# Why is angular momentum sometimes called moment of momentum?

I know moment results from a force applied. Momentum is quantity of motion of all particles. Does this momentum acts like force so it makes moment? I understand that angular momentum is the quantity of rotation of a body, but I don't actually understand this.

• I've never heard it being called so. I've always used the term "angular momentum" and not "moment of momentum". Jan 20, 2018 at 18:15
• Just like moment of force is torque, moment of linear momentum is angular momentum. Jan 20, 2018 at 19:00
• Ahmed, you are apparently familiar with the term "moment" meaning a pure torque (or possibly, the moment of a force). I know this usage exists, but it is an abuse of terminology. The moment of (linear) momentum, $\vec r \times \vec p$, where $\vec p = m\vec v$ is typically called angular momentum. The moment of a force, $\vec r \times \vec F$, is typically called torque. The first moment of mass of a collection of particles, $\sum_i m_i \vec x_i$, is the total mass times the center of mass position. And so on. The concept of moments is very generic, and very useful. Jan 20, 2018 at 20:30
• More on the rationale for the use of the prefix 'moment': Why is a dipole moment called a dipole moment? Jan 20, 2018 at 21:33
• thanks everybody for answering me . great respect for you all Jan 20, 2018 at 23:29

Ahmed, you are apparently familiar with the term "moment" as shorthand for the moment of a force. I know this usage exists, but it is an abuse of terminology. A much better term is "torque". This abuse of terminology (using "moment" to mean a torque) is a source of confusion, as evidenced by your question.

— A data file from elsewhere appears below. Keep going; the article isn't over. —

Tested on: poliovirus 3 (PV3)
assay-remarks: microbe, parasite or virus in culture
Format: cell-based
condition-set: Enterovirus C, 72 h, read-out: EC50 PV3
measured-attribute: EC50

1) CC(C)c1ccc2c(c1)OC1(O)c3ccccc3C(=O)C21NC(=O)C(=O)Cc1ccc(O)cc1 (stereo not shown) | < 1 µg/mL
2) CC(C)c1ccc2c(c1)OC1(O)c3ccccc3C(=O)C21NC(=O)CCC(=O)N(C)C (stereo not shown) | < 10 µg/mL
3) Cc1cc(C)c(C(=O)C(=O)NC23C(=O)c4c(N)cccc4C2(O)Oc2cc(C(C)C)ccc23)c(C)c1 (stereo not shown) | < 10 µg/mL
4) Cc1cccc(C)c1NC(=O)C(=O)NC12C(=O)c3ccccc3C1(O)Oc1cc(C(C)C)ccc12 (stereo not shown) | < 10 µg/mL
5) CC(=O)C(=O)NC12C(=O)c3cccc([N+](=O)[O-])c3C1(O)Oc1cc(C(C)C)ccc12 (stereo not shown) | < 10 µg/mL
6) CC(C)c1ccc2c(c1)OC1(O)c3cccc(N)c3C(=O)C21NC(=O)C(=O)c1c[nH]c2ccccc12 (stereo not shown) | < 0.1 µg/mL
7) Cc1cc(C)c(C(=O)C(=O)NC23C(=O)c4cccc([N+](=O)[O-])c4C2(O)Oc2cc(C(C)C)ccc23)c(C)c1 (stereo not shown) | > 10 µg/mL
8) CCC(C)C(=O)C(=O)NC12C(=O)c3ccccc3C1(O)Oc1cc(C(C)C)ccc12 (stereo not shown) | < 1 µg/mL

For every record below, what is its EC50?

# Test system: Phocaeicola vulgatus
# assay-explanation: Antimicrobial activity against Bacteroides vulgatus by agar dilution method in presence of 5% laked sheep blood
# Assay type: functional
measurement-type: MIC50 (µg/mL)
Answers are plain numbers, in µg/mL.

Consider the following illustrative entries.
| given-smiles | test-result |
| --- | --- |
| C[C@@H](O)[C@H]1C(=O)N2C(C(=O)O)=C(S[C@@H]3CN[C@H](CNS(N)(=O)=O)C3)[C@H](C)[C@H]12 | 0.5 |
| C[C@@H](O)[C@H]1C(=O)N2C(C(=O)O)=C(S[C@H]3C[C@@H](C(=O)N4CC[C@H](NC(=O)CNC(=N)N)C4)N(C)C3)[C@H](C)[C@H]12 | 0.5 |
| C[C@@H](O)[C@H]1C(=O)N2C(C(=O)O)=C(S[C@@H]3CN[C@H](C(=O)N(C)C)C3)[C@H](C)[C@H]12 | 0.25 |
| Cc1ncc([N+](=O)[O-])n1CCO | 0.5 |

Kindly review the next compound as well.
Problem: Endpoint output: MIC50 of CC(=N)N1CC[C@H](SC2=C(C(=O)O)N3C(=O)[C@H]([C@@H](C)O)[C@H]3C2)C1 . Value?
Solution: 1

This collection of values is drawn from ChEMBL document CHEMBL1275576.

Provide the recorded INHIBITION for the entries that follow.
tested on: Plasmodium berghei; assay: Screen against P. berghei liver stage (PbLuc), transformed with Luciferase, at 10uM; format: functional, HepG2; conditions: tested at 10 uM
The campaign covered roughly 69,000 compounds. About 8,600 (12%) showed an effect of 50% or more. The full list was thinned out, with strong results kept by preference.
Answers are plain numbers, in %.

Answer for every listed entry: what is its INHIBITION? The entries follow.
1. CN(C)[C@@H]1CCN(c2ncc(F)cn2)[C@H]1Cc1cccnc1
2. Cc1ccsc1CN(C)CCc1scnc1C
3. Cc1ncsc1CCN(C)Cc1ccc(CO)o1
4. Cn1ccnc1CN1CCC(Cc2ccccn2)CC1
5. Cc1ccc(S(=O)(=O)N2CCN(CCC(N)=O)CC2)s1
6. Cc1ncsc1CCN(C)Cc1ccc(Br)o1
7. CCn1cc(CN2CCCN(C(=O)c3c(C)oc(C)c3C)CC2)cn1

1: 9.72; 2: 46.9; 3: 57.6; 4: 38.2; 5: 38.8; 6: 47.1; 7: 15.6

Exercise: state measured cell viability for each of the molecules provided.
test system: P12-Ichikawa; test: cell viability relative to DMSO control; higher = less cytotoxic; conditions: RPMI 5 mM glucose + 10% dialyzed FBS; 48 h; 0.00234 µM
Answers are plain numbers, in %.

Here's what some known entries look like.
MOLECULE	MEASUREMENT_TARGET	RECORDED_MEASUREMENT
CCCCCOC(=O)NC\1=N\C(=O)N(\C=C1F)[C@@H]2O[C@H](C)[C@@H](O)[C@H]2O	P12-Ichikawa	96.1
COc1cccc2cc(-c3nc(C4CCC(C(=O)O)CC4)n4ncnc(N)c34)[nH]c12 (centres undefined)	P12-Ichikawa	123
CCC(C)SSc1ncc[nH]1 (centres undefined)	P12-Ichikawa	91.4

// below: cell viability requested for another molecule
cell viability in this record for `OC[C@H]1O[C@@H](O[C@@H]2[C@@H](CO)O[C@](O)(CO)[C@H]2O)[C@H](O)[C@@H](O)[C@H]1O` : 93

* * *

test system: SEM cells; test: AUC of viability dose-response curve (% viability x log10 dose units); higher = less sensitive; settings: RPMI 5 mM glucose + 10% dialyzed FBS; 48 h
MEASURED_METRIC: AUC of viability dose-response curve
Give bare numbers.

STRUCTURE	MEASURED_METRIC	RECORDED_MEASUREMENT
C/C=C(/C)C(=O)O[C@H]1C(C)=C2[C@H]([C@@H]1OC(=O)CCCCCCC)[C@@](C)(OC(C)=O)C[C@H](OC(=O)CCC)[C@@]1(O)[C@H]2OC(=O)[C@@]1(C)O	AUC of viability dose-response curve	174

The generic concept of a "moment" in this context is (from dictionary.com) "the product of a physical quantity and its directed distance from an axis". Other uses beyond the moment of a force include the first moment of mass (mass times center of mass), the second moment of mass (typically called the moment of inertia), and the moment of (linear) momentum (typically called angular momentum). The concept of moments is very generic, and very useful. Statisticians have a similar concept of moments.

The term "moment of momentum" is now used very rarely. From looking at google ngrams and google scholar, "moment of momentum" briefly held sway over "angular momentum" for a short period around 1900.

Even a point particle can have angular momentum with respect to some other point; it is $\vec L = \vec r \times \vec p = \vec r \times (m\,\vec v)$ where $m$ is the mass of the point particle, $r$ is the vector from the point in question to the point particle and $v$ is the time derivative of $r$. That angular momentum is indeed the moment of linear momentum jumps right out in this context.

It's not so clear in the context of a rotating solid body, where the angular momentum with respect to the center of mass is $L = \mathrm{I}\,\vec \omega$. This still is the moment of momentum: $\mathrm I \vec \omega$ is indeed $\int_V \vec x \times (\rho(\vec x) \dot{\vec x})\, d\vec x$ for a rigid body rotating in three dimensional space. There's a lot of stuff hiding in the moment of inertia tensor and in the assumption that the body is rigid that makes this the case.

• Google ngram Jan 20, 2018 at 23:19
• @valerio92 That's an extremely curious ngram. Jan 21, 2018 at 1:54
• Interestingly, my textbook "Orbital Mechanics for Engineering Students" distinguished the momentum of net force from angular momentum, with moment of net force being $r \times F_{net}$ and angular momentum as the time integral of moment of net force. Apr 13, 2022 at 23:51

$$\text{Angular moment}(L) = \text{moment of inertia}(I) \cdot\text{Angular velocity}(o)$$

$$O \cdot \text{radius}=\text{tangential velocity}(V)$$

$$L= MR^2\cdot \frac VR=MRV$$

$$MV$$ IS linear momentum $$MV$$ times $$r$$ mean moment of liner momentum

• Hello! I have edited your answer using MathJax (LaTeX) math typesetting. For future posts, you can refer to MathJax basic tutorial and quick reference. Thanks! Apr 17, 2021 at 17:57